In 2014, Brazil will host one of the world’s foremost athletic events—the FIFA World Cup. Brazil was chosen to host both the World Cup in 2014 AND the Olympic Summer Games in 2016. While Brazil’s leadership sees this as a way to showcase their country to the world, the Brazilian people are protesting en masse. They feel cheated.
Brazilians, like many Central and South American citizens, live under high taxes and little return for their money. “Favelas” (slums) are highly prevalent in the main cities, crime is out of control, and the public systems for which Brazilians pay so much are decrepit, inadequate, and shameful. What’s more, the infrastructure is horrendous, and the cities aren’t even prepared with enough hotels to accommodate all the impending tourists. (At present, plans are actually in place to dock cruise ships at Rio as a sort of “floating hotel” complex).
The fallacies of day-to-day Brazilian economic policy aside, the point at hand is that the Brazilians haven’t seen much for their money.
Suddenly, two major global athletic events come along, and Brazil declares that this is “just the incentive” the country needed to get better. So much so, that Brazil plans to spend upwards of 30 billion dollars on the World Cup alone. Keep in mind, that the last THREE world cups combined totaled only 25 billion.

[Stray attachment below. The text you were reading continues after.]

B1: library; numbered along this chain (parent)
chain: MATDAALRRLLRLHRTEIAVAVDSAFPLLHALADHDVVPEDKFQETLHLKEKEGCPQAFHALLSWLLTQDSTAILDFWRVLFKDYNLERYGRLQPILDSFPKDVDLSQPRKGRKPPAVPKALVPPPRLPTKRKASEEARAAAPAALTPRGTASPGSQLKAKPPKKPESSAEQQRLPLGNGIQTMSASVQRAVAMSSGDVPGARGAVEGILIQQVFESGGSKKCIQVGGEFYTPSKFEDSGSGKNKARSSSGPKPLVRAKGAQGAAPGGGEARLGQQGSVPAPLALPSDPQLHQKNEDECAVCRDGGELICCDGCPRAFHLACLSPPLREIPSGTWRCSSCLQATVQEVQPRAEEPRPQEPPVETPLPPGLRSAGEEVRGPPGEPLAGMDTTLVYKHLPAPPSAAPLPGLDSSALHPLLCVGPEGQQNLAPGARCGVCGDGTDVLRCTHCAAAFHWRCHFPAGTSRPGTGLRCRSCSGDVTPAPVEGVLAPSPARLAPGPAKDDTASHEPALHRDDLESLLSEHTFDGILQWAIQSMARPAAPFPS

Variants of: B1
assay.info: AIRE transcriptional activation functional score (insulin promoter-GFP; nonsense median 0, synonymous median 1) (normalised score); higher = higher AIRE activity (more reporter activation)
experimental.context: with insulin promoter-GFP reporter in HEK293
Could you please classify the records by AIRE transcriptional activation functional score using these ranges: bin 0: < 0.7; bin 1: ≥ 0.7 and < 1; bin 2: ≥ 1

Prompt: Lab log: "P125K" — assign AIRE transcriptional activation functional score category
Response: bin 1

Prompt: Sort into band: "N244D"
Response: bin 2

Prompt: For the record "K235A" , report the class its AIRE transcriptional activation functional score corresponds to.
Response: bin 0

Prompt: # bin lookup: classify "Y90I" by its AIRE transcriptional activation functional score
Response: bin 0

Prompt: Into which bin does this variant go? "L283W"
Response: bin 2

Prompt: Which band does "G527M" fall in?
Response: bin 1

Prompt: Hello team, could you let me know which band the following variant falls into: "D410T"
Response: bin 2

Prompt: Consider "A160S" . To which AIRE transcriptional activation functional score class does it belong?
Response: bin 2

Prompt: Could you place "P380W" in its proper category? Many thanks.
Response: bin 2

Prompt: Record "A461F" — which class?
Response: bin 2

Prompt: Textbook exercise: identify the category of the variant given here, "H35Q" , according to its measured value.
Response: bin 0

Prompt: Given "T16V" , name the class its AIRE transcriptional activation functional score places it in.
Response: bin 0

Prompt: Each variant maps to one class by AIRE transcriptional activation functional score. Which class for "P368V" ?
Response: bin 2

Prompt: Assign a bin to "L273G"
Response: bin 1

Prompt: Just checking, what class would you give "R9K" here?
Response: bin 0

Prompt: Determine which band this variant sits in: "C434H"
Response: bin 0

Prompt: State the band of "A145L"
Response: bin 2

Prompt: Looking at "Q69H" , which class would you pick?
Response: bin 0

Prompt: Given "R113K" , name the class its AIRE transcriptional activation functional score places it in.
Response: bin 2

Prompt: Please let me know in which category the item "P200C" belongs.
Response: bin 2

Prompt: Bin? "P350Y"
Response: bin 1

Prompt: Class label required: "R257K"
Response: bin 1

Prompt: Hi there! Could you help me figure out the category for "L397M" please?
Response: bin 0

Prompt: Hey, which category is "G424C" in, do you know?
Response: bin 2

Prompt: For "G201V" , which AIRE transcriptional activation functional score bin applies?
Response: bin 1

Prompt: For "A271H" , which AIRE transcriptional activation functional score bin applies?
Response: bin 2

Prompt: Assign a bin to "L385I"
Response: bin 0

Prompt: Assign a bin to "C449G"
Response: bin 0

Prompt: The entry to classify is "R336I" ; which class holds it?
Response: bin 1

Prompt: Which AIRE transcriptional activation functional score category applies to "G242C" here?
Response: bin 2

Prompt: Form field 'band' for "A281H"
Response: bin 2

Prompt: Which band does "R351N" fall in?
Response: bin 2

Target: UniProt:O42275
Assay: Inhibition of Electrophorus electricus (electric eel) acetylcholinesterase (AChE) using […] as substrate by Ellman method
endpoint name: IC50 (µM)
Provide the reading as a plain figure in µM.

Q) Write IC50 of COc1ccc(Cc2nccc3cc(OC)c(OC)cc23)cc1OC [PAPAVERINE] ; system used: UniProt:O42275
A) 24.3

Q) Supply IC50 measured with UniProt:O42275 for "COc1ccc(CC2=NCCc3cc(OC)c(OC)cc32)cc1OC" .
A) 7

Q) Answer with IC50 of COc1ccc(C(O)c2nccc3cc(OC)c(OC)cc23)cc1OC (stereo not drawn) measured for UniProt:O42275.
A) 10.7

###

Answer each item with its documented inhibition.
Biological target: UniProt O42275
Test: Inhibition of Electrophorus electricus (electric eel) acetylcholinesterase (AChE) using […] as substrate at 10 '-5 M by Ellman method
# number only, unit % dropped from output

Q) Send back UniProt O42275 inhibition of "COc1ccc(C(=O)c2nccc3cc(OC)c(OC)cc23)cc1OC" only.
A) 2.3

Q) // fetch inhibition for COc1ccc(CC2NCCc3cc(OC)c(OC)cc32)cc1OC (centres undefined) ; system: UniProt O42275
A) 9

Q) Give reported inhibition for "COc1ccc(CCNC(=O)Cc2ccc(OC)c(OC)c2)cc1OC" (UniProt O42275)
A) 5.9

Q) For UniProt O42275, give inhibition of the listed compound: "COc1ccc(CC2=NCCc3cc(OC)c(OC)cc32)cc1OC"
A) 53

A video uploaded to YouTube by a young Brazilian woman details just what the government is doing to clean Brazil up for the world’s eyes, and describes in detail what’s being taken from its people to do it. Carla Dauden, the creator of the video, says this:
“. . . A country in which illiteracy can reach 21 percent, and averages 10 percent; a country which ranks 85 in the human development index; a country in which 13 million people are underfed every day, and where many many other people die waiting for medical treatment. . . does that country need more stadiums? Some politicians argue that the World Cup and the Olympics are the incentive our country needed to get better.
Wait … what?
So, we’ve been paying taxes all these years … for what?
What country needs an incentive to take care of its people? Suddenly there’s all this money to build stadiums, and the population is led to believe that the World Cup is just the change that’s needed for their lives to get better. (snaps fingers). The truth is that most of the money that comes from the games and the stadiums goes straight to FIFA, and we don’t even see it.”
She goes on to detail how houses in the “favelas” are simply leveled to make way for the stadiums. Worse still, the slum-dwellers are given nowhere else to go. Gangs and criminals are temporarily rounded up and put in temporary holding locations until after the games; native Indians are kicked out of their historical sites to make room for an Olympic Museum. Protestors have been violently suppressed.
In short, the World Cup and the Olympic Games come before the Brazilian people and their needs, and the resulting “additions” to the country (primarily, money-guzzling stadiums in a country which already boasts a plethora of sporting arenas) will continue to cost the people for years to come. The law-abiding and tax-paying Brazilian citizens feel as though they’ve gotten the short end of the deal. Something else has come before them.